From: Peter Dimov (pdimov_at_[hidden])
Date: 2001-08-23 10:57:39
> --- In boost_at_y..., "Peter Dimov" <pdimov_at_m...> wrote:
> > Ending a thread:
> > No library support is necessary.
> Uhmm... you describe the necessary library support below ;).
I meant that no special thread::exit() function is necessary.
> Just curious, what would a derived type be good for? I'd expect that
> thread::cancel (and maybe thread::exit) would be the only methods
> that could throw this exception so we wouldn't have derived types any
Well, a catch() handler for thread_end will always catch derived types as
well; right now I don't see any use for a derived type except not
over-constraining implementations. When canceling a thread, the
implementation should probably be allowed to throw different exceptions in
different situations, as long as they are derived from thread_end.
> You *MUST* include the ability to change cancelability for a thread.
Yes, you're probably right. This is a 'phase 0' proposal.
> > Suspending/resuming a thread:
> I'm not sure we should include these.
I'm not sure either. The methods are safer when a suspended thread is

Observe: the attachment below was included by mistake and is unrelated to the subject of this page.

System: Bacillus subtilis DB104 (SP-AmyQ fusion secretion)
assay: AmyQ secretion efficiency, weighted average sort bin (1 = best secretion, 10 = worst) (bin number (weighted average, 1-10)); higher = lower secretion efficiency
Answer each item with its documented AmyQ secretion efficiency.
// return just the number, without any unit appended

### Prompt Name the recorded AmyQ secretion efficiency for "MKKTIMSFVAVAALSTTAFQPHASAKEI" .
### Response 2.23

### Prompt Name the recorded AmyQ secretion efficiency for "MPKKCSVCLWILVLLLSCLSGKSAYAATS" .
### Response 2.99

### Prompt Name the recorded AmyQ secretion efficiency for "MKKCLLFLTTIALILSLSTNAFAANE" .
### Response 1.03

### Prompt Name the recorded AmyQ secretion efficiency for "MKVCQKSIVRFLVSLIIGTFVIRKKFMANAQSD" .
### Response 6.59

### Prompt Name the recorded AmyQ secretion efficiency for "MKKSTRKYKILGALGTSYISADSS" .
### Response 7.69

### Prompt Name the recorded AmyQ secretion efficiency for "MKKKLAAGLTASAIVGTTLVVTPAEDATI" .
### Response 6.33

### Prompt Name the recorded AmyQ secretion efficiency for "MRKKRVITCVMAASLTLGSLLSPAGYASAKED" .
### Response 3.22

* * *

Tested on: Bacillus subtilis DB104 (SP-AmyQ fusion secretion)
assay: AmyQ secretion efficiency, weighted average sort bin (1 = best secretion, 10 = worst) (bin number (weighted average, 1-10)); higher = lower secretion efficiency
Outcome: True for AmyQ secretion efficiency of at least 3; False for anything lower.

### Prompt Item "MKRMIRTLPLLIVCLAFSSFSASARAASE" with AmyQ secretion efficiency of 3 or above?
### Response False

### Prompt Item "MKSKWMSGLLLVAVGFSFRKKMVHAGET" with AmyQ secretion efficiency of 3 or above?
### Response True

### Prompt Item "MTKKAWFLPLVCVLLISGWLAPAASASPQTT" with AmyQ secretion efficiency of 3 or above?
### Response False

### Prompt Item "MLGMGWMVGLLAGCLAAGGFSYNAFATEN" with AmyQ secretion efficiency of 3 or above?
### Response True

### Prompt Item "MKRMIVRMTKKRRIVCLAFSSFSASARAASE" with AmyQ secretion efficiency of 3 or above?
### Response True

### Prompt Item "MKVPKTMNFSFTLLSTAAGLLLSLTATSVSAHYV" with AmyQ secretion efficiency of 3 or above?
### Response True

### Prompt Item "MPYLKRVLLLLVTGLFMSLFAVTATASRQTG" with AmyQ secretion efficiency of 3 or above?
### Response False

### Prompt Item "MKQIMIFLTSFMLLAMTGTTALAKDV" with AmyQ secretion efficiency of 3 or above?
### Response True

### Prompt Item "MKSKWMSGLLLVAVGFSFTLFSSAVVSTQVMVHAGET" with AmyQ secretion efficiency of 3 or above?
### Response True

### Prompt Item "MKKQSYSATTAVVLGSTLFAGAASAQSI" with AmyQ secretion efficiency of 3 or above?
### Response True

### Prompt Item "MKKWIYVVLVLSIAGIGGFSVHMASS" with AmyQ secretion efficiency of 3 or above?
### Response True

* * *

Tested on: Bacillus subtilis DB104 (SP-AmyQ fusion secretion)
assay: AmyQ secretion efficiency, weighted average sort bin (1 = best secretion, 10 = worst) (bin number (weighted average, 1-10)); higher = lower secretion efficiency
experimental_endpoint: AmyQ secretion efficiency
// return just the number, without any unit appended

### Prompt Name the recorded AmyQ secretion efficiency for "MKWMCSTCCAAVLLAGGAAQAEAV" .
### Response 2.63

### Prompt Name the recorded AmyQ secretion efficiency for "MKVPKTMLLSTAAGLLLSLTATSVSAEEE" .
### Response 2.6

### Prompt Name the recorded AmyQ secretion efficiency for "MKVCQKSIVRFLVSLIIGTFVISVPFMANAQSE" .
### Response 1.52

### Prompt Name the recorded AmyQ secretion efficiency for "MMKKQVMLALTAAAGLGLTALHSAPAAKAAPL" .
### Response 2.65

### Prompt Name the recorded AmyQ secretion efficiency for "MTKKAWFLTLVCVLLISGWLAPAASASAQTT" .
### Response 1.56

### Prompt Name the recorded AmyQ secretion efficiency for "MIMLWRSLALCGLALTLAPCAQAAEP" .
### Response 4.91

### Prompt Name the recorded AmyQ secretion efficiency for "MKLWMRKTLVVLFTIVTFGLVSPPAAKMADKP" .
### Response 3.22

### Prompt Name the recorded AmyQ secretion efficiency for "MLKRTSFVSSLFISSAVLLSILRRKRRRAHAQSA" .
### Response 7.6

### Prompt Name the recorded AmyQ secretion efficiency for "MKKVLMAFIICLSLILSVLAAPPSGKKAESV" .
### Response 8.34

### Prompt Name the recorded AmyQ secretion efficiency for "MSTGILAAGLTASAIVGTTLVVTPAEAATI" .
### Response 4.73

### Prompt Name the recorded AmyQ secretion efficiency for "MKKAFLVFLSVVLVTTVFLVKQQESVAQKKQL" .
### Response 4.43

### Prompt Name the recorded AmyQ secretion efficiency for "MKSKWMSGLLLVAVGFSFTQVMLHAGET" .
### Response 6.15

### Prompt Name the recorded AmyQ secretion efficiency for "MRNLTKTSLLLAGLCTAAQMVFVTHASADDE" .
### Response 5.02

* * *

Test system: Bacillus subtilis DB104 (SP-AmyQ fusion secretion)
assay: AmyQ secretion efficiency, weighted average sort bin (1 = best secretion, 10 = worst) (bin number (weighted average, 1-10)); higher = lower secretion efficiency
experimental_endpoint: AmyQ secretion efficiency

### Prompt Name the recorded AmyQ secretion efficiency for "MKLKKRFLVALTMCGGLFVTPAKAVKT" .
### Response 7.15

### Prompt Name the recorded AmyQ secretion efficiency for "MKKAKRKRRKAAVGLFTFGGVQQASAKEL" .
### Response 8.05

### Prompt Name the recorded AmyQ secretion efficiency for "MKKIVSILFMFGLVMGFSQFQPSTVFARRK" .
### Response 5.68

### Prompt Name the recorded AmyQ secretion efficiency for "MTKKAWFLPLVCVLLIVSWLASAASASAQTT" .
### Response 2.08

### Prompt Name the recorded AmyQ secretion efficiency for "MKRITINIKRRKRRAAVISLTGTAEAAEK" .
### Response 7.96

treated as a resource, and the suspend/resume calls are wrapped in a RAII
object, similar to scoped_lock. That's why thread::resume is not a
cancelation point. :-)
Still, deadlocks are possible.
> > thread::suspend is a cancelation point.
> Why? It's not a blocking operation for the thread calling it, so
> making this a cancelation point doesn't make much sense.
thread::suspend() accesses a shared object - the thread state - and can,
therefore, be a blocking operation since the access will need to be
serialized. At least that's how I look at it; I may be wrong.
> > Opinions? This behavior (with one minor exception) is implementable
> now, at
> > least on paper.
> What's the minor exception?
Well you have identified it yourself, it's catching thread_end escaping from
main(). For now we'll probably have to provide thread_main() instead. :-)
-- Peter Dimov Multi Media Ltd.
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